Jes­sica seeks nat­u­ral de­liv­ery

Herald Sun - Switched On - - Cover Story -

CALL the Mid­wife has been a con­fronting ex­pe­ri­ence for star Jes­sica Raine.

Raine had lit­tle ex­pe­ri­ence in TV pro­duc­tion and she’s a novice when it comes to ba­bies. Raine plays Jenny Lee, who had a wealthy up­bring­ing in the English coun­try­side and made the un­likely de­ci­sion to be­come a nurse.

Lee knew noth­ing about hard­ship or poverty. At­tached to an or­der of nuns at Non­na­tus House, she be­came part of a team of mid­wives who look af­ter the poor­est ex­pec­tant mums in the re­gion.

Raine says ‘‘ in­cred­i­bly weird and real-look­ing’’ pros­thetic dolls are some­times used in film­ing, but ba­bies are used as of­ten as pos­si­ble.

‘‘ The rou­tine was quite alien to me be­cause I’ve not done much film­ing be­fore,’’ Raine says. ‘‘ I just had to com­pletely throw my­self in. We have a real mid­wife there . . . and she really helped me out . . . at first I was very ner­vous han­dling ba­bies.’’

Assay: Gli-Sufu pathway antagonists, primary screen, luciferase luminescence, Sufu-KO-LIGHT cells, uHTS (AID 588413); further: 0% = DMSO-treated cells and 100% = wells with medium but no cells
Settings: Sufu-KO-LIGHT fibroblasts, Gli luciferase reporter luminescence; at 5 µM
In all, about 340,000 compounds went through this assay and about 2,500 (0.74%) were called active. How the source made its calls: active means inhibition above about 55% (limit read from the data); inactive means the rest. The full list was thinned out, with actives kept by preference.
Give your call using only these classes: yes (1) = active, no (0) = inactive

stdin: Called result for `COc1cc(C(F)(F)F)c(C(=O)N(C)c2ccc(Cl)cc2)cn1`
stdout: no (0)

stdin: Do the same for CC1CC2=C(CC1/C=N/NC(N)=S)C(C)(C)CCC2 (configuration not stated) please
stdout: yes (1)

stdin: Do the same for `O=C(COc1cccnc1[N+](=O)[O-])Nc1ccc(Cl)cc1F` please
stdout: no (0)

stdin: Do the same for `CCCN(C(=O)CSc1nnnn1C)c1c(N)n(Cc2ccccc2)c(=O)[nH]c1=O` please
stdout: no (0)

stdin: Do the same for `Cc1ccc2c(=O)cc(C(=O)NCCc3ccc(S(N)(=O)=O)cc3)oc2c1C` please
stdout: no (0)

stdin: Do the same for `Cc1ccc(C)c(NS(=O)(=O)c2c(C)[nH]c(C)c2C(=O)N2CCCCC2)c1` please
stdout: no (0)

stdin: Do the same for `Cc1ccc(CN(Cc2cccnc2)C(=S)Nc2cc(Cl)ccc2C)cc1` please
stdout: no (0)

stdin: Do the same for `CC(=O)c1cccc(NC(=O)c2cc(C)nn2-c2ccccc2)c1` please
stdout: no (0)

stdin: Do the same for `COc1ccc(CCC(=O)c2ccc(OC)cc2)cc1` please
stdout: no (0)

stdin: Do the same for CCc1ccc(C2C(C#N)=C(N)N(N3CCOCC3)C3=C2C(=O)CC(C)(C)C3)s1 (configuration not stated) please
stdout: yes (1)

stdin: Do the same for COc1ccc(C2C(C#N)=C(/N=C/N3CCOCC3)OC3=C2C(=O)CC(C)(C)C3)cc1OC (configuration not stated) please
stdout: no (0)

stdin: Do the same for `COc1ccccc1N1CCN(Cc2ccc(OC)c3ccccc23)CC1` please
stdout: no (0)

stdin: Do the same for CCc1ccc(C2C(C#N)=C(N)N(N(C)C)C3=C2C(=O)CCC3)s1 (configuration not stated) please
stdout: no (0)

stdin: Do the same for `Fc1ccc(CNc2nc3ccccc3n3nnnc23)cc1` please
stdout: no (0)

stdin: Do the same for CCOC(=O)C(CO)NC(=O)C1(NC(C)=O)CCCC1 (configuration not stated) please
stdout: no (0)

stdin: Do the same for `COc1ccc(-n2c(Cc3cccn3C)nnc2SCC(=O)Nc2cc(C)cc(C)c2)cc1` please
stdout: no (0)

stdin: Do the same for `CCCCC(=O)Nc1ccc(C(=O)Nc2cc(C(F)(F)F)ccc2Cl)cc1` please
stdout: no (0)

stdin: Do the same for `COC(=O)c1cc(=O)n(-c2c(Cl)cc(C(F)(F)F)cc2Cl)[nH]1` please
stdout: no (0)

Bu­reau­cracy can some­times get in the way when cast­ing ba­bies, screen­writer Heidi Thomas says.

Ba­bies are ‘‘ booked’’ be­fore they are even born be­cause health and safety and BBC guide­lines mean it can take up to a week af­ter the birth to process the pa­per­work.

When the ba­bies are older than 10 days, they look too old.

The drama’s cre­ative team also uses CGI (com­put­er­gen­er­ated im­agery). The tech­nol­ogy helps make the job of us­ing new­born ba­bies a lit­tle less com­pli­cated.

‘‘ In episode four of the new se­ries we have a baby born with spina bi­fida. We used CGI to paint a le­sion, a flesh wound on its back,’’ Thomas says.

When it came to recre­at­ing the look of Lon­don’s East End in the 1950s, Thomas said CGI was very use­ful.

‘‘ The crew film on lo­ca­tion in a cob­bled street then block out mod­ern build­ings and give the im­pres­sion of smoke coming out of chim­neys in post­pro­duc­tion.’’ Call the Mid­wife, ABC1, Sun­day, 8.30pm Con­fronting: Jes­sica Raine was a novice with ba­bies.

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